Further testifying, defendant in error stated there had been no agreement as to the method or amount of payment, and that on July 9, 1957, two months after the accident, he submitted a bill to Coontz for two hours work at the rate of $1.75 per hour, arriving at the figure because that was what he was "getting in the oil field for that kind of work." Coontz paid the bill and on July 11, 1957, defendant in error filed a claim for compensation which was heard by an arbitrator, the commission and the circuit court with the results heretofore described.

When previously confronted with similar issues, this court has consistently pointed out that there can be no inflexible rule which may be applied in all situations to determine whether one is an employee or an independent contractor, and have held that the answer in each instance depends upon the analysis of the facts of the particular case. (Henry v. Industrial Com. 412 Ill. 279; Kijowski v. Times Publishing Corp. 372 Ill. 311.) No single facet of the relationship between the parties is determinative, but many factors, such as the right to control the manner in which the work is done, the method of payment, the right to discharge, the skill required in the work to be done, and the furnishing of tools, materials or equipment have evidentiary value and must be considered. (Henn v. Industrial Com. 3 Ill.2d 325.) Of these factors, the right to control the work is perhaps the most important single factor in determining the relation, (Crepps v. Industrial Com. 402 Ill. 606,) inasmuch as an employee is at all times subject to the control and supervision of his employer, whereas an independent contractor represents the will of the owner only as to the result and not as to the means by which it was accomplished. Immaculate Conception Church v. Industrial Com. 395 Ill. 615; Besse v. Industrial Com. 336 Ill. 283; Lawrence v. Industrial Com. 391 Ill. 80.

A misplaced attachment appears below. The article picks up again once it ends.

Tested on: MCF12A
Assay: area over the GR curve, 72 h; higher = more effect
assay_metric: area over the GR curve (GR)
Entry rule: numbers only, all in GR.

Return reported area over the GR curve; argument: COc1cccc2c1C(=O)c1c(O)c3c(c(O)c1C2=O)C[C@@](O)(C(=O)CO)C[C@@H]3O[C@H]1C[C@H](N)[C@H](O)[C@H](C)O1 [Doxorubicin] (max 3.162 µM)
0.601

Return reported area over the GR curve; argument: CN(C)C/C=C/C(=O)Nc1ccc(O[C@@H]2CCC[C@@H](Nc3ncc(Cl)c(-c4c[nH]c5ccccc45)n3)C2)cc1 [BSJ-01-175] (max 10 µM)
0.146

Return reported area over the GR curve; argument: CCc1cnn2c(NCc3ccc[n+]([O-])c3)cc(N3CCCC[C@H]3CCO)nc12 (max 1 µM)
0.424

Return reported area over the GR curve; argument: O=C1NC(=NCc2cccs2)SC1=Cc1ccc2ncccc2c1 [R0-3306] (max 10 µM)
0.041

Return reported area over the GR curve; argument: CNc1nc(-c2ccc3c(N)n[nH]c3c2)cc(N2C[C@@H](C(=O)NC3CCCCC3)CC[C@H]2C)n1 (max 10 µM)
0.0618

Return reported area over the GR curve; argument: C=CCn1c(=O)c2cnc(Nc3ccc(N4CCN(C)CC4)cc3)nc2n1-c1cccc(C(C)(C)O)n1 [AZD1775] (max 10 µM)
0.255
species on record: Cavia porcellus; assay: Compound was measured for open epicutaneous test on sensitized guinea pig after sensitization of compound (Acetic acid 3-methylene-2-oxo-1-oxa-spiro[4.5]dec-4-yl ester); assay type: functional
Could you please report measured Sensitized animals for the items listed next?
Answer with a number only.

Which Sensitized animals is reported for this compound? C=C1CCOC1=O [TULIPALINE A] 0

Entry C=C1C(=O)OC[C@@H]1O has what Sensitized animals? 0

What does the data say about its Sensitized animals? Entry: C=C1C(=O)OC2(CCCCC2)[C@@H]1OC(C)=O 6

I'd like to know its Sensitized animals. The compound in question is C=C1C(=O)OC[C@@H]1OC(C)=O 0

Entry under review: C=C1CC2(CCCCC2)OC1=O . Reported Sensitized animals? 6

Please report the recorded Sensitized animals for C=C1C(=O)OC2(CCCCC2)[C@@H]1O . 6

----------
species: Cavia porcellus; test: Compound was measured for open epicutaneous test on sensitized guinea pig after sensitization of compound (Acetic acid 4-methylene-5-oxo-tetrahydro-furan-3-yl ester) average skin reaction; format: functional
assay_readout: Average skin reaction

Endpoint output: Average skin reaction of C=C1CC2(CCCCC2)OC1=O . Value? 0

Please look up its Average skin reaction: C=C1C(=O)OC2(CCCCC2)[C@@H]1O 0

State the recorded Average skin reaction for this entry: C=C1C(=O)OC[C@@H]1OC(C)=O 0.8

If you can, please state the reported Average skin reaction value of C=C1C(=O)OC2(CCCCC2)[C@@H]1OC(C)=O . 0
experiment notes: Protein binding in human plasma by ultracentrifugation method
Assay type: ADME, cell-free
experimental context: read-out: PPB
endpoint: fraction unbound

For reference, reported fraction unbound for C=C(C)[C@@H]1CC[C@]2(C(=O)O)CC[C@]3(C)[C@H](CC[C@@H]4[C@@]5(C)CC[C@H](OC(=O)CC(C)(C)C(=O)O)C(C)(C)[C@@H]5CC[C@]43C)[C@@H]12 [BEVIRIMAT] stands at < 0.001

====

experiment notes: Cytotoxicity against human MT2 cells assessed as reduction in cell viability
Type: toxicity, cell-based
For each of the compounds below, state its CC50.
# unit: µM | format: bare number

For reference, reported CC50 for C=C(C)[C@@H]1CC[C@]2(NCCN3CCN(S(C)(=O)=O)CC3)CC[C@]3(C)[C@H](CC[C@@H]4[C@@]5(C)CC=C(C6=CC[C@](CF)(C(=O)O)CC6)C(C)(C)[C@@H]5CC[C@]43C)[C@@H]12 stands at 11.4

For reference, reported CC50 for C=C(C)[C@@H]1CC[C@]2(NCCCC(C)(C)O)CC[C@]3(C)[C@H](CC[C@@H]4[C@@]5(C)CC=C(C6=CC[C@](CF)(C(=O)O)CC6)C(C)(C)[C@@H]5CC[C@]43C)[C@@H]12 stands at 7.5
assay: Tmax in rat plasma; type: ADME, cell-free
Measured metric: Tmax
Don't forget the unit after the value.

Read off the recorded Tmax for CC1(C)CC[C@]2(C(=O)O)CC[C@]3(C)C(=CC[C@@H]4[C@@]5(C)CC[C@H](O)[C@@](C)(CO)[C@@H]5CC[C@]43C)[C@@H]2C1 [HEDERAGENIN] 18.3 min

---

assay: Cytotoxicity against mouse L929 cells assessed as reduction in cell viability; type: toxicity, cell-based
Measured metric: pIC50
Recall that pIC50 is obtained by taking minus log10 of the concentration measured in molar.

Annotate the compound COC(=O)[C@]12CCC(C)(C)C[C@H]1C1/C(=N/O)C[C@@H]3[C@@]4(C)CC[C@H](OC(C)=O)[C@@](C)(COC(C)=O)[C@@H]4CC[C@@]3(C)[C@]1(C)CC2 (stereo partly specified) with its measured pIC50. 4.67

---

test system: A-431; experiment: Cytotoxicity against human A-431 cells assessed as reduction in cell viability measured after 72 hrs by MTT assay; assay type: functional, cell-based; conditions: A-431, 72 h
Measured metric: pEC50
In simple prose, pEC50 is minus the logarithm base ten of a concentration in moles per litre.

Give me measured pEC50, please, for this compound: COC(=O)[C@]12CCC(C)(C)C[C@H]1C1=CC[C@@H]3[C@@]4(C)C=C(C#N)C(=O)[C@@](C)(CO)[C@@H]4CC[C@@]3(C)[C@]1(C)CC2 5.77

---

Applying these principles to the facts of the present case, it is our opinion there is no reasonable basis for the conclusion that a relationship of employer-employee in fact existed between Coontz and defendant in error. Looking first to the task performed itself, it was quite apart from the regular business of Coontz and it is also apparent that defendant in error was summoned to the home because of his particular skill and experience in splicing heavy ropes. No particular tools or material were required for the task, thus the fact that none were furnished or used is of little probative value to the position of either party. Defendant in error was called upon to do a particular job and while it is true that Coontz did participate in a discussion and made a decision as to what the ultimate job would be, i.e., splicing the rope or replacing it, the former was left alone to do the work in any manner he chose, being answerable to Coontz only as to the end result and not as to the means by which it was to be accomplished. Defendant in error had never worked for Coontz before, their relationship was to terminate at the conclusion of the job, and there was neither mention nor agreement as to the method or amount of compensation. It is true that defendant ultimately submitted a bill and was paid on an hourly basis, but when this circumstance is considered in light of its occurrence two months after the job was done and but two days before a claim for workmen's compensation was filed, we think it has extremely doubtful evidentiary value in resolving the status of the parties on the day the work was performed. Under these facts, therefore, we are of the opinion that defendant in error was not an employee but an independent contractor.

For the reasons stated, the judgment of the circuit court of Hamilton County is reversed and the award of the Industrial Commission is set aside.

Judgment reversed and award set aside.